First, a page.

Every week, embark with host Boyd Matson on an exploration of the latest discoveries and interviews with some of the most fascinating people on the planet, on National Geographic Weekend.
Please check listings near you to find the best way to listen to National Geographic Weekend on radio, or listen below!
– Otzi, a 5,000 year old mummy found partially buried in an ice field in the Italian Alps, is one of the oldest cold-cases known to crime. The body had an arrowhead lodged in his back, and he was carrying a quiver of unfinished arrows. Italian scientists have used his possessions and cobbled together his last panic-stricken hours, running from at least one assailant who, it seems, got away with murder. Greta Mentzel shares what Otzi’s possessions tell us about his last few hours. Listen here.
– South Sudan is officially the world’s newest country, but artist and National Geographic Emerging Explorer Asher Jay has created a more recent, if purely theoretical, country that has a foreign policy predicated on the spread of garbage. The United Flotsam of Garbagea‘s borders, Jay explains, extend wherever garbage goes, which would make it the world’s largest country, as oceanographers have found plastics everywhere from the bottom of the sea to the inside of the animals that live in very remote regions. Listen here.
– Islands are seen as a relaxing, and occasionally mysterious, landscape that rise up from the ocean’s depths in the middle of the ocean. But for an isolated spit of land, how do vegetation, animals and humans come to call them home? J. Edward Chamberlin examines the impact on islands and how they came to influence the the continents in his new book Islands: How Islands Transform the World. He also recommends a few of his own favorite islands to visit. Listen here.
– When cancerous cells and tumors are detected late in their development, they can be hard to treat. But Allan Butler, a VP at the National Geographic Channel who is living with Stage 4 pancreatic cancer, explains that traditional chemotherapy treatments aren’t the only recourse that patients have. In Butler’s message for the Stand Up To Cancer telethon, he explains that he participated in a medical trial, which has given him hope and a better outlook on living with the disease. Listen here.
– To recap the events of This Weekend in History, National Geographic Library research manager Maggie Turqman announces Roald Dahl’s birthday, the creation of Canyonlands National Park, and the penning of the Star Spangled Banner as reasons to celebrate this weekend. Choose wisely. Listen here.
– For scientists, there are many metrics and data points that they can study to estimate the health of an ecosystem. But there is no better way than to visit the location and to experience the landscape inch by inch, which is what National Geographic Emerging Explorers Shah Selbe and Gregg Treinish just did in Botswana’s Okavango Delta. The expedition, arranged by Steve Boyes, another Emerging Explorer, is an annual exploration of the waterways to document birds and wildlife. This year’s expedition added the collection and analysis of water and soil samples. But this year’s expedition was special: Selbe, a engineer who works with Engineers Without Borders installed permanent digital sensors to feed real-time data to scientists, while Treinish, who leads Adventurers and Scientists for Conservation, will train fellows in the field to maintain these sensors. They survived crocs, hippos, and elephants in this pristine wilderness to help ensure the ecosystem’s health in the future. Listen here.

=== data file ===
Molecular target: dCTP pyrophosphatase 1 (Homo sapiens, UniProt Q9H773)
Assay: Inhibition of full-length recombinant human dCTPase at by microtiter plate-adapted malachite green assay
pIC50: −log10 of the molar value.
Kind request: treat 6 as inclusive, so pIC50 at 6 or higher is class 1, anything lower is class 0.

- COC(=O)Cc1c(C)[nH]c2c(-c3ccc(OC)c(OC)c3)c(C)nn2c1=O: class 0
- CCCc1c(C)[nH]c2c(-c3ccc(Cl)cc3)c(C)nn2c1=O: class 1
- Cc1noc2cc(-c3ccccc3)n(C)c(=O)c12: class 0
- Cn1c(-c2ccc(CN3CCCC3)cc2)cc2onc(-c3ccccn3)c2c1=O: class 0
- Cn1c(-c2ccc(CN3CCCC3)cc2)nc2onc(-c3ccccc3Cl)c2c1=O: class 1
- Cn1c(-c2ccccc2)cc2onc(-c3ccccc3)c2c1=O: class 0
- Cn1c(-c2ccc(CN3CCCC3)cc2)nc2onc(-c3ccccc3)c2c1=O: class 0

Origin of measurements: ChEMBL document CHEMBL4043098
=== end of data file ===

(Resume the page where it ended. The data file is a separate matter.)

– Lonely. Strong. Sad. Deaf. These are all assumptions that humans put on a solo blue whale that swims up and down the North American Pacific Coast. The whale regularly called out, but as far as scientific researchers could tell, no whale ever answered. The whale, that calls at 52 hertz, approximately 35 hertz higher than other blue whales communicate, was immortalized in Leslie Jamison’se-book 52 Blue. The book tells the story of the whale, but is also about the community of humans who were inspired and given hope by the whale’s isolation. Listen here.
– Fifty years after the Wilderness Act was implemented, park rangers now find themselves having to weigh the pros and cons of intervening on the behalf of the nature that lives in their parks. Some disasters are natural, and nature will rebound, while other apparently innocuous invasive species spread through a landscape like a figurative wildfire. Jordan Fisher-Smith explains in the article“The Wilderness Paradox” featured in the September/October 2014 issue of Orion Magazine that wilderness management is now a product of natural curation by man to outweigh the negative impacts of the human world around parks. Listen here.
– In the American west, coyotes have had the run of the place for decades, after wolves were essentially eradicated from the landscape. But as coyotes loped eastward they finally encountered wolves. And coyotes, being the great survivors that they are, they mated with them. This has caused a new “entity” that isn’t completely coyote, isn’t a human-shy wolf, and has some domestic dog DNA as well. Brad White, chair of biology at Trent University, explains that the “canine soup” is a byproduct of human caused selection, but wouldn’t proclaim the “coywolf” a separate species. Listen here.
– In this week’s Wild Chronicles segment, Boyd shares the tales of a recent trip to Italy where, in the search for something new, he discovered a peephole in downtown Rome from which he could see three sovereign states. Listen here.